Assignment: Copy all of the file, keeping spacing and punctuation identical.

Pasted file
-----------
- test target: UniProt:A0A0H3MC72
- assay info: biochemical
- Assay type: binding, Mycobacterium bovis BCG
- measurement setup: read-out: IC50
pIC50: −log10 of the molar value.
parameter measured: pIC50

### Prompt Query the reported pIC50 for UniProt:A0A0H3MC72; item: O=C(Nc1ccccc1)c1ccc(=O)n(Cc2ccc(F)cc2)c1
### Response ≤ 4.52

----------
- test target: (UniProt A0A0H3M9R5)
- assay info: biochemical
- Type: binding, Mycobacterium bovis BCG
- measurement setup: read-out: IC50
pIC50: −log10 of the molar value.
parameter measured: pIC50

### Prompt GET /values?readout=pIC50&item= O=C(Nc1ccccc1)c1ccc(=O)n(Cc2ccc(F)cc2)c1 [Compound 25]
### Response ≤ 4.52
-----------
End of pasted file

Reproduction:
- test target: UniProt:A0A0H3MC72
- assay info: biochemical
- Assay type: binding, Mycobacterium bovis BCG
- measurement setup: read-out: IC50
pIC50: −log10 of the molar value.
parameter measured: pIC50

### Prompt Query the reported pIC50 for UniProt:A0A0H3MC72; item: O=C(Nc1ccccc1)c1ccc(=O)n(Cc2ccc(F)cc2)c1
### Response ≤ 4.52

----------
- test target: (UniProt A0A0H3M9R5)
- assay info: biochemical
- Type: binding, Mycobacterium bovis BCG
- measurement setup: read-out: IC50
pIC50: −log10 of the molar value.
parameter measured: pIC50

### Prompt GET /values?readout=pIC50&item= O=C(Nc1ccccc1)c1ccc(=O)n(Cc2ccc(F)cc2)c1 [Compound 25]
### Response ≤ 4.52